he cool thing about traveling often is that I can easily enter a plane in winter and get off in summer. What a beautiful concept — Chasing summer around the world. This time, I have landed in the bright sun of Miami Beach. Laying down there on the warm sand, with the music of the waves pleasing my thoughts, I realize how crucial traveling is for my writing. It takes me away from life routine and launches into a new world, populated by alien people who walk on unfamiliar streets.
Take for instance The Cafe at Books&Books, the old-style bookshop on Lincoln Road in South Beach. It is the kind of bookshop, where the bookseller writes mini-reviews for you to choose the book that suits you better. On weekends the silence of a typical bookshop is broken by the chatter of the customers who sit and drink at the tables on Lincoln Road.
What an ideal setting to open a notebook and write!
Oh man, I love writing while traveling around. It shakes my stories up in unpredictable ways.
I have recently submitted my second manuscript and to distract me from the anxiety of waiting for the outcome, what better way than starting a new novel?
The idea for this new story came to me a few years ago. Although I have been thinking about the details — The main character, the setting, the plot — for quite a long time, when I first faced the blank page, inside a sort of gaseous excitement, I felt a disturbing discomfort.
This is not new to me. It happens. Blank page — Excitement and discomfort.
Where does it come from?
During the years I have come to believe that the unwritten novel stored in my head will certainly lose its illusory perfection the instant I put the pen on that blank page.
Just before writing, in that magic instant, lies the perfection of potentiality.
Unfortunately, there is no escape: When the novel unfolds word by word on the blank page, its potential perfection dissolves like the smooth scent of a bouquet of roses.
Feeling discomfort in front of the blank page then is the classic fear of failing, of not being good enough, of the unknown.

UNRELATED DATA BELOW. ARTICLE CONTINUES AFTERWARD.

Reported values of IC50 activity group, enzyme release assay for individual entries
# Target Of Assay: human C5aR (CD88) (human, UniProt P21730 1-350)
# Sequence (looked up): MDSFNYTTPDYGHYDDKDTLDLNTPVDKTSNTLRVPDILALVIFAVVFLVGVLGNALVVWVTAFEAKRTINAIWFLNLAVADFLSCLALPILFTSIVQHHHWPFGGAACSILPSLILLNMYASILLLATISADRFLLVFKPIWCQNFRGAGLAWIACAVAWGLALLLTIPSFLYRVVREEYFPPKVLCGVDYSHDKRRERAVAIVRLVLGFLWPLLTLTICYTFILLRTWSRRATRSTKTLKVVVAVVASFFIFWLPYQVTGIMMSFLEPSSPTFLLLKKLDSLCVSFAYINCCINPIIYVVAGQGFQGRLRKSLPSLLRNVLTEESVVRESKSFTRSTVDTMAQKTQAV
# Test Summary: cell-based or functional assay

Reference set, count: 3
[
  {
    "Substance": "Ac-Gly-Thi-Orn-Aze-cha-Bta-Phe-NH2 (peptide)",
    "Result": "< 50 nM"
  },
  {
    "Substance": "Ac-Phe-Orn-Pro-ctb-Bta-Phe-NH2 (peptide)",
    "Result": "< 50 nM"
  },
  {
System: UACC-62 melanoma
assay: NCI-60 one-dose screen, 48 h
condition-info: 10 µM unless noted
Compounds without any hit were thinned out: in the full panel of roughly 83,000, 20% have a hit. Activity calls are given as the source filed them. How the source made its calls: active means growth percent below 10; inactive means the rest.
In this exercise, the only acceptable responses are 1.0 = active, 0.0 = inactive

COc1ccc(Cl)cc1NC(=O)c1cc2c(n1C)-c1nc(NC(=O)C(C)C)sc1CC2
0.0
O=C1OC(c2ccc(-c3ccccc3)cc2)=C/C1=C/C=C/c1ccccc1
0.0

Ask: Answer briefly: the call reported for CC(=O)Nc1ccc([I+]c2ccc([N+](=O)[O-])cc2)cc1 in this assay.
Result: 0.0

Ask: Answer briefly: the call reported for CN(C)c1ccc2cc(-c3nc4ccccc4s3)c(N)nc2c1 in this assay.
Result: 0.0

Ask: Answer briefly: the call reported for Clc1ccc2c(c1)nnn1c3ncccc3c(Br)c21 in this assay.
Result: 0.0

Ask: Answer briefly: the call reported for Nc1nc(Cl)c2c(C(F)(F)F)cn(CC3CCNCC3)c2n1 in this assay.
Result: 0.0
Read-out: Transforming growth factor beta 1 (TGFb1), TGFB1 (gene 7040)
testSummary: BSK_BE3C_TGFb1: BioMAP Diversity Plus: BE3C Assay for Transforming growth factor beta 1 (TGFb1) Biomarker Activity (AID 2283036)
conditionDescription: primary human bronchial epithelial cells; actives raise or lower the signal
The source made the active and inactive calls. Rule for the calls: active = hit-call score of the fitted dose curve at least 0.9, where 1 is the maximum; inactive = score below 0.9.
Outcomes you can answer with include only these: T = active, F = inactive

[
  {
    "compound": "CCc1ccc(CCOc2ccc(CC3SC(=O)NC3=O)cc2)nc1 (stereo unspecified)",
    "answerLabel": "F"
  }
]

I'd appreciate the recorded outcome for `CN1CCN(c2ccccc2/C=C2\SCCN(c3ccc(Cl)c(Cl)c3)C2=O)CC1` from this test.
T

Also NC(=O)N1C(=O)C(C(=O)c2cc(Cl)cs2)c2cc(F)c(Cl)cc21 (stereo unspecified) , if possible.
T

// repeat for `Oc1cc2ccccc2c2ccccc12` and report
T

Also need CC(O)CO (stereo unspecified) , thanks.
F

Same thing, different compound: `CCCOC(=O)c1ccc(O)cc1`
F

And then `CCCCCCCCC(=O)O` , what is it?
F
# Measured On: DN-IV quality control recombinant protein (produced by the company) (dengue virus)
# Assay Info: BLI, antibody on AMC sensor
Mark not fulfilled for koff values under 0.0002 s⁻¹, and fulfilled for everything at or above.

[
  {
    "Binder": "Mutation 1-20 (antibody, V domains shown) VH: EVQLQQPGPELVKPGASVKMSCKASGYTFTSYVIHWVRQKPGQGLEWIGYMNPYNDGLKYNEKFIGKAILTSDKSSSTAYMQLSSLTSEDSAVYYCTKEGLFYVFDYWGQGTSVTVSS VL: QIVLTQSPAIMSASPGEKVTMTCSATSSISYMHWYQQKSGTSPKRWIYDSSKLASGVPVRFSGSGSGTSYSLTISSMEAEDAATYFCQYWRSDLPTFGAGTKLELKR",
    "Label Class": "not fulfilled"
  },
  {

And that is why I have learned to take advantage of that fear and use it as the northern star of my writing.
We want to have a car — A cool car — to go to work. And to get there, we take the same route every day. On Wednesday we go to the cinema and shopping on Saturday. Every purchase is driven by the need of getting more comfortable. In the meantime, we constantly look for the right person to form a stable relationship, which will supposedly give us an everlasting happiness — The forever love of our lives.
We want comfort because comfort means happiness. This is the illusion that poisons our very existence.
I believe that comfort is totally overrated; Comfort is not a path to happiness. In fact, it transforms our inner sun into a 40-Watt light bulb.
Comfort creates concentric walls around us that — True — will protect us, but will also prevent us from enjoying a full and deep life; From experiencing the scary totality of the Unknown.
The thing is — It is outside those concentric walls, in that scary unknown, that the potential for your best writing hides.
After my first novel Zagreb, I was about to write another book about war.
I started with the usual “Charlie Parker” method: Write, research, research, research, and write. A few weeks into writing, I had realized that all my efforts were driven by comfort and safety. I had chosen that topic because I was familiar with the setting; because it felt comfortable. I was moving away from the fear of the unknown.
So, what did I do?
I chose another project — A project that scared me to death.
A novel that emerges from weaving together the vicissitudes of nine characters, full with the success, love, failure that I have experienced in my ten years in Berlin. A novel about suicide and death, art and beauty.
One of the most difficult thing that I have ever written.
And guess what — It is beautiful.
If there is no struggle in your writing, you are not pushing hard enough.
You are not aiming high enough. You are not exploring, not penetrating your inner self. You are not breaking those concentric walls that protect you from the scary totality of the Unknown.
If you do break them, rest assured that you will feel discomfort, perhaps pain, certainly some kind of fear.
Follow those feelings. Dive into those dangerous waters and immerse yourself in that painful fluid. Write straight into it. Learn to swim while drowning. Write towards what seems scarily impossible. Write the words that make your hands tremble, your heart shake, and your soul quiver.
Be brave, because it is in the pain and struggle, in that scary unknown that the magic of writing is to be found.
All photos were taken during my trip to Miami.
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